Politicians and media speak of the ‘Blitz spirit’ in response to the riots – John Rees looks at the reality of class divisions in wartime, from his forthcoming book Timelines, essays in the origins of the modern world (Routledge, 2012).

BlitzThe insufferably smug calls for us all to summon up the ‘Blitz spirit’ as a response to the riots really is something that deserves a ‘robust response’. Not perhaps the water-cannoning of those who advocate it but at least a swift reality check.

First of all the comparison is ridiculous because it diminishes the sheer scale of loss of life and destruction during the Blitz. The Blitz began with 57 nights of consecutive raids on London, although one of the most devastating raids was on Coventry on 14 November 1940. Hour after hour of bombing induced near panic and destroyed the city centre. By the time the Blitz ended in May 1941 some 43,000 civilians had been killed, half of them in London.

Secondly, the Blitz was not a moment of ‘national unity’ but exposed deep class fissures on wartime Britain. The government feared that a ‘shelter mentality’ would develop if people were provided with central deep shelters in London. Instead they encouraged people to construct weak, shallow ‘Anderson shelters’ in their back gardens. The rich faced no such problems. One American journalist went to the Dorchester Hotel where he discovered the management had converted the cellars into expensive luxury shelters. Nine peers slept there each night. One of them was Lord Halifax, the foreign secretary. Throughout the night, he stayed well-supplied by a waiter with his favourite brand of whisky.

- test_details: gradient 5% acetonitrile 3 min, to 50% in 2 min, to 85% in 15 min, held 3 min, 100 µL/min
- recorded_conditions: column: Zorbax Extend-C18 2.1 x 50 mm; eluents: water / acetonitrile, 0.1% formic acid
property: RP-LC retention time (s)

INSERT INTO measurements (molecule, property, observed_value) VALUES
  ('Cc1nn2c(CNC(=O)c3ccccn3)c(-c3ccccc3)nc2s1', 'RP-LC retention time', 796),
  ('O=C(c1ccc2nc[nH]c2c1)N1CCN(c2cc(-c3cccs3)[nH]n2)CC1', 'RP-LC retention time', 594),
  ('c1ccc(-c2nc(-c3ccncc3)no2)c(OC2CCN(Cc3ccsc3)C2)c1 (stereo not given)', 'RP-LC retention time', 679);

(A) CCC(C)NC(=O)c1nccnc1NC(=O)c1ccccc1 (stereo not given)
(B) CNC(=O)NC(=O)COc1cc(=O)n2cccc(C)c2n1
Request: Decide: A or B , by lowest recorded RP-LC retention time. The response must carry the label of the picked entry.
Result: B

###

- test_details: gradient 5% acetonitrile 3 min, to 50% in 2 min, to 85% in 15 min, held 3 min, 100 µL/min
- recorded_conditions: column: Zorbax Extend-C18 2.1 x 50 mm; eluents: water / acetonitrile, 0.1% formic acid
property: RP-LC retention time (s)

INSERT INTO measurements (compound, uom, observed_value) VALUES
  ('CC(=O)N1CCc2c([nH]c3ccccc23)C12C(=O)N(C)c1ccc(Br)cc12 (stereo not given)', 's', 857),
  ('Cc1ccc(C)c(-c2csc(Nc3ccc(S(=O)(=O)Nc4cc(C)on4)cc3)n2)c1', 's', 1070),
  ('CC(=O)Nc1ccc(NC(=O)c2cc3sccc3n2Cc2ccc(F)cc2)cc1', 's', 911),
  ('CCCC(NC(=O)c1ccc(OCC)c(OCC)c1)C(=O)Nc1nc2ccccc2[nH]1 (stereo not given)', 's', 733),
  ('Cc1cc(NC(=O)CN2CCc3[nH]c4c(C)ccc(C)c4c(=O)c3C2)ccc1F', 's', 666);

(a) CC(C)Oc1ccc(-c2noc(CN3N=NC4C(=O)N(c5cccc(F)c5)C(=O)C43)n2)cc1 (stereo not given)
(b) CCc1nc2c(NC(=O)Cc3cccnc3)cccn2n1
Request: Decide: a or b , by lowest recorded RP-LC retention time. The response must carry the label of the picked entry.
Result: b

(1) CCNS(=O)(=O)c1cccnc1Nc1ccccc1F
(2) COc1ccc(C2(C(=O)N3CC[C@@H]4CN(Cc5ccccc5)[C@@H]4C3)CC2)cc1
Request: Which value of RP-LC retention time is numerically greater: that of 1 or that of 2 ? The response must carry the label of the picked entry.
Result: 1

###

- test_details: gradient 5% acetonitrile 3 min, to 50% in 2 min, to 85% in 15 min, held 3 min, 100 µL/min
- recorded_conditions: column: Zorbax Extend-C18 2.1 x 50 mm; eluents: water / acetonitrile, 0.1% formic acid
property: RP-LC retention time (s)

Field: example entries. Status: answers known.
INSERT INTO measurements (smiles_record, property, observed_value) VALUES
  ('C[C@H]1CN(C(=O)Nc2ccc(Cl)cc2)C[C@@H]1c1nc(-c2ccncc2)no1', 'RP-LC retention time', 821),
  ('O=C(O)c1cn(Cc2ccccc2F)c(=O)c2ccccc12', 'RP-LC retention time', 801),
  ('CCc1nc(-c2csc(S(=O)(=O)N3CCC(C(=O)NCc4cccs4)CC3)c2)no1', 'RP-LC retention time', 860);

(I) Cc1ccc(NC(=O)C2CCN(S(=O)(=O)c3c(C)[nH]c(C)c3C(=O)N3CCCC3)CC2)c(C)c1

Ordinary people started taking matters into their own hands. In some places those taking refuge published their own magazines, such as the Hampstead Shelterers’ Bulletin. A network of contacts throughout London grew up. In November 1940, a conference was held. A total of 79 delegates from 50 shelters decided to form the London Underground Station and Shelterers’ Committee. They elected two implacable socialists Harry Ratner and Alfie Bass (later to become a well known television comedian) as secretary. The authorities in London, after being put under very considerable pressure from public opinion, did make use of about 80 underground stations to shelter about 177,000 people.

Thirdly, even more than now the government laboured to keep dissenting views out of the mainstream media. J B Priestley was a nationally known novelist, columnist and playwright. The BBC offered him a Sunday evening radio programme, Postscripts.  Priestley developed the vision of a People’s War – one championing not only the military conflict against Hitler and the Nazis, but also the struggle to build a society where the ‘festering sores on the body of a diseased world’ would not return. At the programme’s peak, about 40 percent of the population tuned in to hear Priestley’s broadcasts. The message was not welcomed by Winston Churchill. He argued Priestley’s message was a diversion from the need to focus on the military effort, and leading Tories were angered by his ‘socialist ideas’. The BBC booted Priestley off the slot after only six months. A second series, in early 1941, lasted for just eight broadcasts.